y and z are integers.  The statement (*) does not claim that S refers 
unambiguously to integers.  Maybe some Martian with some strange guilty 
knowledge will look at what I'm doing and say, "Hey!  Your PA proof of S 
is really an argument that there aren't any zorks that gerbaffle in the 
wox!"  It's a free universe; the Martian can think that if it wants.  I 
don't care.  I just notice that I seem to have developed the skill of 
writing down (Z-free) formal strings that have the property that 
finitistic proofs of arithmetical statements can be mimicked by formal PA 
proofs of the formal string.  When I assert (*), I am not demanding that S 
be "adequate" or "satisfactory" in any way beyond this.  This might seem 
very weak to you.  You might feel the need to impose additional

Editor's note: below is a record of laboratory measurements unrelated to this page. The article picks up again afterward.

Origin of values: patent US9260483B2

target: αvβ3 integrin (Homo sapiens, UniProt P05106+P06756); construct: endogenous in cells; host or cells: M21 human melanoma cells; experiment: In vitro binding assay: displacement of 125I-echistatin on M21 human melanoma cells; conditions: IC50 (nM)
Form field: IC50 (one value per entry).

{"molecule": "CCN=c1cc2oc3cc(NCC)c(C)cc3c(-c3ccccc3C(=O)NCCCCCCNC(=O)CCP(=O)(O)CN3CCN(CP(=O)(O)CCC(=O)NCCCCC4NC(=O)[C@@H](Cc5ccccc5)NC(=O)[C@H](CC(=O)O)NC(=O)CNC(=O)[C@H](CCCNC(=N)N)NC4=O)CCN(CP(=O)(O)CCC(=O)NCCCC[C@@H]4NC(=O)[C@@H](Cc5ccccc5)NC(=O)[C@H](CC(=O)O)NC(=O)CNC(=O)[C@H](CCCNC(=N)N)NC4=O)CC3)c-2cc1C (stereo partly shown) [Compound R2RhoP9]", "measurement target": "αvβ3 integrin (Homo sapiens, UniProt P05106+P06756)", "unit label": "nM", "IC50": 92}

requirements, such that S explicitly "say something" about integers.  But 
I don't.  And neither does the rest of the mathematical community.

It is true that doing what you're requesting would take me out of my 
syntactic paradise.  That's why I don't want to do it.  Also, I don't need 
to do it.  As long as I have (*), I'm able to conclude that if I can show 
that S is unprovable in PA then the impossibility of the sum of three 
cubes equalling 42 is unprovable finitistically.

Let me conclude with one more direct question: Do you believe (*) above?

Note that I am not asking whether you believe that S is right or wrong or 
inadequate or "should" contain a Z symbol or anything like that.  I am 
simply asking if you believe that (*) is true, given how I have defined S. 
If you don't, why not, given that this kind of mimicry is a routine skill 
that an increasing number of users of proof assistants are developing on a 
daily basis?